On the Philippine Withdrawal to Host the World Expo 2002


On the Philippine Withdrawal to Host the World Expo 2002
Gemma Cruz Araneta
Secretary of Tourism
Commission on Appointments, Philippine Senate
July 1998


The Philippines’ bid to host the World Expo 2002 was conceived and initiated in 1994. The primary consideration then was that the World Expo 2002 is cost efficient and is not going to be an expensive burden for the government

Contrary to the above-mentioned  intention, it turned out that the exposition would have been  a colossal obligation on the part of the Philippine government. At worst, we would be incurring this obligation at a time when the  Philippine economy is at its lowest level of growth,due to the current worldwide economic crisis.

The thrust of theEstrada Administration is to uplift the living standards of the common Filipino, particularly those of the marginalized sectors of  society. This vision will be fulfilled  only if we are able to utilize  government resources for the improvement of farm-to-market roads, education, mass housing and other basic social necessities.

We cannot take the risk of spending our  financial resources for  hosting this kind of high-profile events  that will  benefit only a few and   prejudice the less-privileged Filipino masses. A similar view was  expressed by the Senate President when he enjoined his colleagues to respect PresidentEsrada’s decision to officially withdraw from hosting the World Expo 2002.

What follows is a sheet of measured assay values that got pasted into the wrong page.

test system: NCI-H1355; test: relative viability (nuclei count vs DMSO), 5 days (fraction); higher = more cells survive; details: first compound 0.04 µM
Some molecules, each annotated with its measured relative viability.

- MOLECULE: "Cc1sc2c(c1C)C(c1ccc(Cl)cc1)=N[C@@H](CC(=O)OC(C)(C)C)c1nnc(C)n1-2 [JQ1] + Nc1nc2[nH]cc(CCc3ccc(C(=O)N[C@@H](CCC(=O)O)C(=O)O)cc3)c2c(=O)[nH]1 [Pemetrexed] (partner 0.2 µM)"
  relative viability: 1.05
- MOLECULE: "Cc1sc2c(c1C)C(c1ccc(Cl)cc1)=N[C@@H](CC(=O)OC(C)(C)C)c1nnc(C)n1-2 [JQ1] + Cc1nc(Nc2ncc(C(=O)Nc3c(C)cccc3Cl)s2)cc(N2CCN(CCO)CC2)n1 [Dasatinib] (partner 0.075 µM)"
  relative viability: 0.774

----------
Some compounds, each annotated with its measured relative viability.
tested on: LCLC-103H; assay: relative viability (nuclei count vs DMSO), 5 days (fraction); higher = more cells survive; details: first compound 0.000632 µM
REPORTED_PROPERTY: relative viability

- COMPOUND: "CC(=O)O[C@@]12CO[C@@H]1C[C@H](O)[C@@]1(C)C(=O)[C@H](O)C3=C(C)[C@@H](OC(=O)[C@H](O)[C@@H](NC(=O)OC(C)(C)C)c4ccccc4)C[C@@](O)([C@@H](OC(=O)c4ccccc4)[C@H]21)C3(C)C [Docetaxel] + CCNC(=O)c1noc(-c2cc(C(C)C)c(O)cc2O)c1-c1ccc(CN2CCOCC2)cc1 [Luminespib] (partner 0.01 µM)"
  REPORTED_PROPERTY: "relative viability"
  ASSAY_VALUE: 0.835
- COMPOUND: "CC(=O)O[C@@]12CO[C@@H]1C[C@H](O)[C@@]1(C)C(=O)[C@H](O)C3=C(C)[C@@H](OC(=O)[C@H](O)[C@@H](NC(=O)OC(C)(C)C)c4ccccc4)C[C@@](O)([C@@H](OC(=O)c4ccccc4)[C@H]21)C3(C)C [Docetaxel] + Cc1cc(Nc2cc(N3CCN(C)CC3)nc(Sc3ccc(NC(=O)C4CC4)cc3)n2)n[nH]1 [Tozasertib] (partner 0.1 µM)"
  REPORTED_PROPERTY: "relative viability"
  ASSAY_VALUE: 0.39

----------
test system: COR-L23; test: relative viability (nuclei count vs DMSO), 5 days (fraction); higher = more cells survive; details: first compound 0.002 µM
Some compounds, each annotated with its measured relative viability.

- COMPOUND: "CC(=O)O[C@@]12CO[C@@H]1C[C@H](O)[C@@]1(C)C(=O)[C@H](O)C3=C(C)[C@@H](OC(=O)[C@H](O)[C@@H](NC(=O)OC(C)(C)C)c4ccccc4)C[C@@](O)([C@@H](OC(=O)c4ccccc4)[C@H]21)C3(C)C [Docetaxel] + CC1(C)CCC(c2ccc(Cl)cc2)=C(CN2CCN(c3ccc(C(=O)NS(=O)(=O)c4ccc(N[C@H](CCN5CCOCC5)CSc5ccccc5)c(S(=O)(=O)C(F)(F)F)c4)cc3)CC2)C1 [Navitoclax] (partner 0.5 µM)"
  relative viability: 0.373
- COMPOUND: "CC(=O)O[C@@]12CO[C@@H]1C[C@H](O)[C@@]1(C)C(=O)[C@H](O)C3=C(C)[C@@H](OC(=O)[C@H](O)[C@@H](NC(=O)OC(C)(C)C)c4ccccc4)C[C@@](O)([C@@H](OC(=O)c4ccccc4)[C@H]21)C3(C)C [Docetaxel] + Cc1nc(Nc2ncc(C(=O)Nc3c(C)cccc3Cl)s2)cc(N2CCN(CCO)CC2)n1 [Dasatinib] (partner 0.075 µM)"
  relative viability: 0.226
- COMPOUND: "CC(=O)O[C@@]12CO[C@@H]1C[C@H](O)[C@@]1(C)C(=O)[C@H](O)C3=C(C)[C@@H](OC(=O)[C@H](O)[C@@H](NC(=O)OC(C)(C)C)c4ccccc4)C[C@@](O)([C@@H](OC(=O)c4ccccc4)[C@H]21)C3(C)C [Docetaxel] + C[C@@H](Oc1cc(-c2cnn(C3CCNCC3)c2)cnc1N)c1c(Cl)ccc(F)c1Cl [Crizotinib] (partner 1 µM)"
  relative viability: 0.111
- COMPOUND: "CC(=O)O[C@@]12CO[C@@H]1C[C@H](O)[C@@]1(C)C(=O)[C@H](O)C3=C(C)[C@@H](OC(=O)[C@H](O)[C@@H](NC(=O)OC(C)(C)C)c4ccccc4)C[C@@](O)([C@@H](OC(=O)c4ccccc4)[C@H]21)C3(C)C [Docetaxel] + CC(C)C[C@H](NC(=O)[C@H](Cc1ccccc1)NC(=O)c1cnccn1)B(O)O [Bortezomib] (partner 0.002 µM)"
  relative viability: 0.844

The proponent of the event declared  that  from an initial cost of US$ 159 million the amount was reduced to  US$116 million (PhP 6 billion.  Which ever amount is the accurate one,  both are  still a huge amount which   the Estrada administration is not inclined to disgorge.  s

The proponent also said that there is a cost-sharing scheme for the expenses,  a 40/60 sharing (government/private sector) which was subsequently reduced  to 32/68. However, to this date, the Estrada administration has yet to see a firm financial commitment with a MOA from the private sector. No detailed study has been submitted by the proponent explaining  the various components of said commitment, ranging from development cost to return of investments.

As early as 14 July 1993, no less than then Secretary of Foreign Affairs, Roberto R. Romulo, brought to the attention of then President Fidel V. Ramos the financial implications of the Philippines’ hosting the World Expo 2002.He cited the case of the Spanish state corporation which sustained heavy financial losses estimated at US$50 million for hosting the 1992 World Exposition in Sevilla, Spain.

On 6 November 1995, Secretary of Foreign Affairs, Domingo L. Siazon, informed then Secretary of Trade and Industry, Mr. Rizalino Navarro,  about the points raised by no less than  the president of the Bureau International des Exposition  (BIE) , Ambassador Ole Philipson, during his meeting with Pres. Ramos in September 1995. There was another  meeting of BIE Secretary General Vicente Loscertales and Dr. Sedfrey Ordonez in Paris , on 27 January 1995. The points discussed were: